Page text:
Social distancing activities for kids
Kids by nature don’t like following the rules. Though it might take extra planning to pull off a safe and kid-friendly event, it can be done—even if playgrounds are still closed in your area. After weeks of virtual Zoom playdates, let your little ones get together with a little creativity and a few simple safety precautions.
Pool party treasure hunt
If your kids are into pirates or mermaids, have them take turns searching for “treasure” at the bottom of the shallow end, or the deep end for older kids. Have everyone bring their own goggles and towels. Use sinkable rings or toys you already have on hand, or pick up an affordable treasure set like this one with shiny coins and faux jewels that will glitter at the bottom of the pool.
Outdoor art party
Sidewalk chalk is one of the best social distancing activities for kids. Draw each mini guest a concrete canvas that’s six feet apart from the others, and have them color inside it. Have parents BYO chalk for the kiddos, and their own lawn chair if they’d like to stay and hang out while the artists are hard at work on their masterpieces.
Neighborhood scavenger hunt
A casual scavenger hunt is another one of our favorite social distancing activities for neighbors, classmates, or playmates. From a plastic flamingo to a bright yellow front door, make a list of things in and around your neighborhood for your little guests to find. Split up into small groups, with at least one adult leading, so everyone can keep their distance. Give out prizes to the first and second teams to find everything on the list.
For little birthdays, plan games where you can space out all the kids in a line six feet apart like “Mother May I?” and “Simon Says,” or queue up a kid-friendly playlist for an outdoor dance party. If guests want to bring gifts, ask that they drop them off 48 hours in advance so the boxes have time to sit outdoors to kill any lingering germs. Then the birthday boy or girl can open them safely, and you’ll have peace of mind too.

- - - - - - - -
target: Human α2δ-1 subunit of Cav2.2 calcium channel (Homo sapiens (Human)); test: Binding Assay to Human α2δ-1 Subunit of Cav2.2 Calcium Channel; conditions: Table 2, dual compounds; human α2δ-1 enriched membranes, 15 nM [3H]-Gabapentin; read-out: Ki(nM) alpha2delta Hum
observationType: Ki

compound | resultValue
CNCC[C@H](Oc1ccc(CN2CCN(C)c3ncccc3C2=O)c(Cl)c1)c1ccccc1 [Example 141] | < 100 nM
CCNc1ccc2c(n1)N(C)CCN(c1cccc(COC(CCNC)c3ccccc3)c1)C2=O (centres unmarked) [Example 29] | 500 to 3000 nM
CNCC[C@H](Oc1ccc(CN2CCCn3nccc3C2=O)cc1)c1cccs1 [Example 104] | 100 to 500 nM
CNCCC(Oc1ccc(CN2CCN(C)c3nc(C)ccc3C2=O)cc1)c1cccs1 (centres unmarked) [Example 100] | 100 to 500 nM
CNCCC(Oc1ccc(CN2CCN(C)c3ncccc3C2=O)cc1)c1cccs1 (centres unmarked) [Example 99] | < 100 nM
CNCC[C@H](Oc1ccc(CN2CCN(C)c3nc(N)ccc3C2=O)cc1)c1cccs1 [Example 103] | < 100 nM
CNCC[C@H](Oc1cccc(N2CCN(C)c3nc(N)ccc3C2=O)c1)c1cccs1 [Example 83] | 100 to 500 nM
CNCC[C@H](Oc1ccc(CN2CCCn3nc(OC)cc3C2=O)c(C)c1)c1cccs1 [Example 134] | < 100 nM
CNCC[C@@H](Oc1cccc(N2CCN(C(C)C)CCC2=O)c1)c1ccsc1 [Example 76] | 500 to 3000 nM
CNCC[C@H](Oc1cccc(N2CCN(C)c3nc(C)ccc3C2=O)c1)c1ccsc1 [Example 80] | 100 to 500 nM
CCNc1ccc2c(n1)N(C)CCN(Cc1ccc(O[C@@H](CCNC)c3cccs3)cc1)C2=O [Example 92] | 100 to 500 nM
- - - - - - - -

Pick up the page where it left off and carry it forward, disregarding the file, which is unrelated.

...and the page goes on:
Instead of cake, put candles on a cupcake so the birthday boy or girl can blow them out without blowing on everyone else’s dessert. If older guests don’t feel comfortable joining the party, arrange a time for them to drive-by in a “parade” so they can still wish you little one a happy birthday.
Drive-by birthday parade
If you’re not ready to have a bunch of mini guests over to your place yet, host a drive-by birthday parade. Ask guests to drive by at the same time with decorated cars and birthday signs. Have them honk, drop off gifts, or sing “Happy Birthday.” Make it a surprise for your little one for even more fun.
Looking for more virtual and socially-distanced kids’ birthday ideas? Read our guide here.
Online alternatives to IRL social distancing activities
If you have a friend who is immunocompromised, you’re looking for social distancing activities for senior living residents, or part of your group simply doesn’t feel comfortable yet hanging out outside, there’s always virtual parties! Cheers to the weekend, a promotion, or just because with our ideas for a virtual happy hour, or share in some friendly competition with a virtual game night.
If you’re not sure how to plan virtually, read our complete guide here. No matter what invitation you choose, any design can work for a virtual event. Just add a link to your Zoom call or meeting the event’s location field.